This is an impossible novel to describe in a few sentences! It features stories within stories, secret societies, an underground library and a prolonged fight to protect it. This is a slow burn with an ambiguous ending, so prepare yourself for quite a journey.
I actually highly recommend listening to this one on audio if you can since it has a full cast! I adored hearing the various stories told by different actors.
A Discovery of Witches by Deborah Harkness
Delve into the world of fantasy with this scholarly novel that explores the history of witches, wizards, and vampres. Diana is an Oxford scholar who discovers an ancient manuscript in the Bodleian Library that triggers a magical reactin. She quickly realizes that there are creatures who will go to any lengths necessary to find this book.
However, an unexpected alliance forms with Matthew, a vampire who has spent centuries searching for this manuscript. When he meets Diana though, he cannot help but protect her as she discovers her magical heritage and new powers.
A blend of heart-pounding action and historical study, this book was the perfect mix of fantasy and history. It’s one of my favorites on my list of Halloween Books For Adults!
Adore this series? Check out our list of books like A Discovery of Witches!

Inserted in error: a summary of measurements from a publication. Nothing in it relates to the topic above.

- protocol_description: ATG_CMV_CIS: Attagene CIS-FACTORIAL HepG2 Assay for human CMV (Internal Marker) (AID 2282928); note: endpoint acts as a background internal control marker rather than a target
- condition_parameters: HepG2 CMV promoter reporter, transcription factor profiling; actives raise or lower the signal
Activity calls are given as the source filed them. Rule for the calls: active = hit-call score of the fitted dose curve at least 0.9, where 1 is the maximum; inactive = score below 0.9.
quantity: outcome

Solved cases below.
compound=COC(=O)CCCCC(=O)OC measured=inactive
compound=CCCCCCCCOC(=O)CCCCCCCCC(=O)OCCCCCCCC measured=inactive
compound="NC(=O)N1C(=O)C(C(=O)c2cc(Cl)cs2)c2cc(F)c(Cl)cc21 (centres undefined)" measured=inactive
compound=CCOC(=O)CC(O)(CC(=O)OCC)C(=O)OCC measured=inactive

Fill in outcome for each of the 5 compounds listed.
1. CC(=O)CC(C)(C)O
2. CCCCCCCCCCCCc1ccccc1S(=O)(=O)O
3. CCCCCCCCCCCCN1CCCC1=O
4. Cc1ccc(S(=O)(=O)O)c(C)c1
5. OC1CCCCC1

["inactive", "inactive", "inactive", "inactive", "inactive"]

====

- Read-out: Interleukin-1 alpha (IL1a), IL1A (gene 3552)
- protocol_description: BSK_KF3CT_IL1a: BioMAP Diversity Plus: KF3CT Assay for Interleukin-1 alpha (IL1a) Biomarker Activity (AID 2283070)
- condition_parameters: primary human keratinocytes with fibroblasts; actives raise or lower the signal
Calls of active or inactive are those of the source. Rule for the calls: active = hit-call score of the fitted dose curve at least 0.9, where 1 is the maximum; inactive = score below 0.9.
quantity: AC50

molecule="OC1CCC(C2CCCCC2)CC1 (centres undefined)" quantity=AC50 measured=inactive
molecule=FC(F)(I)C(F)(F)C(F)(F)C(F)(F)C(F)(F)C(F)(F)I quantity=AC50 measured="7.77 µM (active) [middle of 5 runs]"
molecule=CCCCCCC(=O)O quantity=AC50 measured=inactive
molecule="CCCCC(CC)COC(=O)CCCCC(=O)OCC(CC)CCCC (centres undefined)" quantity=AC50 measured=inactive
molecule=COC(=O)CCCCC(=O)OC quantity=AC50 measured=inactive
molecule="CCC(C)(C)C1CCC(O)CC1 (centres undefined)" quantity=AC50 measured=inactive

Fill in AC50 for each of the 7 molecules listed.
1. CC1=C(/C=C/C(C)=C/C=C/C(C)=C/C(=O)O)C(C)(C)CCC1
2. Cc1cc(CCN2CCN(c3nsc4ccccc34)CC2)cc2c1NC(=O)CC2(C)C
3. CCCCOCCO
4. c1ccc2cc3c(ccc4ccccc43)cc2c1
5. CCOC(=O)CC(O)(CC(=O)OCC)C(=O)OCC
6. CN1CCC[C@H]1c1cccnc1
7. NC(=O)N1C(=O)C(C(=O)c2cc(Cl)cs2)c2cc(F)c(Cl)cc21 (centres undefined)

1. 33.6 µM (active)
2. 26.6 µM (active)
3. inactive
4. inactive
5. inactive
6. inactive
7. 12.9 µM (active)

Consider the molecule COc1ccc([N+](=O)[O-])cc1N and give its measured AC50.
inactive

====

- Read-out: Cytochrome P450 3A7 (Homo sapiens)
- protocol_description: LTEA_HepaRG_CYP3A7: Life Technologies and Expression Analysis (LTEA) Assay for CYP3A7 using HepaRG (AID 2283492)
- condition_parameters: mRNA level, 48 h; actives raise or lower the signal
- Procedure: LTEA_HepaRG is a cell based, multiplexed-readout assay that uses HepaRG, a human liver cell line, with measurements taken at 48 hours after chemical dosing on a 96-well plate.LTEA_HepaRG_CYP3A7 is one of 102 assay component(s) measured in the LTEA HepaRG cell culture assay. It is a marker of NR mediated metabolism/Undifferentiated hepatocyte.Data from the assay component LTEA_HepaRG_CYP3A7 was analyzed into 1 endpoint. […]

The Librarian by Christy Sloat
This is the perfect book for fans of Outlander! When Emme’s grandmother dies, she agrees to take over Gram’s library despite plans to head to college abroad. When she opens a book from Gra’s special collection, she finds herself face to face with Jack Ridgewell in 1892 England. Emme is part of an elite group of women who can travel to the past through books. When it comes to fantasy books about libraries, this one redefines the meaning of book boyfriend.
Books about Librarians
The Personal Librarian by Marie Benedict and Victoria Christopher Murphy
This fictionalized version of Belle de Costa Greene was wonderful, I’m so glad it was a GMA pick!
Greene was J.P. Morgan’s personal librarian and later the librarian for his heir. She was also a black woman passing as white. She had to keep her roots hidden in order to hold her job, but I’m glad her real truth is being told now.
The Good Sister by Sally Hepworth
The good sister is a psychological thriller that will keep you on your toes until the very end. Fern and Rose are twins who have always had each other. Rose is the responsible one who has always looked out for Fern.
Fern has trouble reading social situations, doesn’t like loud noises and makes dangerous mistakes all the time.
Rose’s most important job was protecting Fern from their crazy mother. When Fern decides to have a baby for Rose, secrets start to come out. This one will keep you guessing until the end and even then, you’ll be thinking about this book.
The Time Traveler’s Wife By Audrey Niffenegger
Clare and Henry have an unusual love story. They’ve known each other since Clare was six and Henry was thirty-six, but got married when Clare was twenty-three and Henry was thirty-one. You see, Henry is an adventurous librarian who inadvertently travels through time.
I adore how this story explores very real challenges that any couple faces. With the added time travel element, it become an unforgettable read.
While I realize there is only the loose librarian connection to this book list, Henry and Clare’s story is one of my all-time favorites and it shouldn’t be missed.
What You Wish For by Katherine Center